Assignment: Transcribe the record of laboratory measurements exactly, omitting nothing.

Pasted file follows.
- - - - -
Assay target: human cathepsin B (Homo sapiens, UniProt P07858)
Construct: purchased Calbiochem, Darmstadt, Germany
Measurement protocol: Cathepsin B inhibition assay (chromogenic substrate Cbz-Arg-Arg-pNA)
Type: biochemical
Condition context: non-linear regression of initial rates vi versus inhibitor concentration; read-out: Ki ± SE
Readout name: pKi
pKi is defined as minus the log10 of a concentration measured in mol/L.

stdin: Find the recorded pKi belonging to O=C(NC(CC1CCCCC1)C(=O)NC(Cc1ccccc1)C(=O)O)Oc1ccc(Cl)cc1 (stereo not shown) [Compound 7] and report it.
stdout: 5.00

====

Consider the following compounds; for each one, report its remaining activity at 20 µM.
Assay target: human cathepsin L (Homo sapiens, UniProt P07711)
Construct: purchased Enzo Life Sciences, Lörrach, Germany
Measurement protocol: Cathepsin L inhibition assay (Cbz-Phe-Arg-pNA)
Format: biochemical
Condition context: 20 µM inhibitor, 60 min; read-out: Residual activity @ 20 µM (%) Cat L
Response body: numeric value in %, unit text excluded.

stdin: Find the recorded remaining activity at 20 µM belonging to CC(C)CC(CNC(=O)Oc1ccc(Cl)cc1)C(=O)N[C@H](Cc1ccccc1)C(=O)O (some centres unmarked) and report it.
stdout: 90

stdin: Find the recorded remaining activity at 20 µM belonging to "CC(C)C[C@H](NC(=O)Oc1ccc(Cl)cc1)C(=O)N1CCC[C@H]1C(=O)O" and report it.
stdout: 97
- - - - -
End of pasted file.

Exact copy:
Assay target: human cathepsin B (Homo sapiens, UniProt P07858)
Construct: purchased Calbiochem, Darmstadt, Germany
Measurement protocol: Cathepsin B inhibition assay (chromogenic substrate Cbz-Arg-Arg-pNA)
Type: biochemical
Condition context: non-linear regression of initial rates vi versus inhibitor concentration; read-out: Ki ± SE
Readout name: pKi
pKi is defined as minus the log10 of a concentration measured in mol/L.

stdin: Find the recorded pKi belonging to O=C(NC(CC1CCCCC1)C(=O)NC(Cc1ccccc1)C(=O)O)Oc1ccc(Cl)cc1 (stereo not shown) [Compound 7] and report it.
stdout: 5.00

====

Consider the following compounds; for each one, report its remaining activity at 20 µM.
Assay target: human cathepsin L (Homo sapiens, UniProt P07711)
Construct: purchased Enzo Life Sciences, Lörrach, Germany
Measurement protocol: Cathepsin L inhibition assay (Cbz-Phe-Arg-pNA)
Format: biochemical
Condition context: 20 µM inhibitor, 60 min; read-out: Residual activity @ 20 µM (%) Cat L
Response body: numeric value in %, unit text excluded.

stdin: Find the recorded remaining activity at 20 µM belonging to CC(C)CC(CNC(=O)Oc1ccc(Cl)cc1)C(=O)N[C@H](Cc1ccccc1)C(=O)O (some centres unmarked) and report it.
stdout: 90

stdin: Find the recorded remaining activity at 20 µM belonging to "CC(C)C[C@H](NC(=O)Oc1ccc(Cl)cc1)C(=O)N1CCC[C@H]1C(=O)O" and report it.
stdout: 97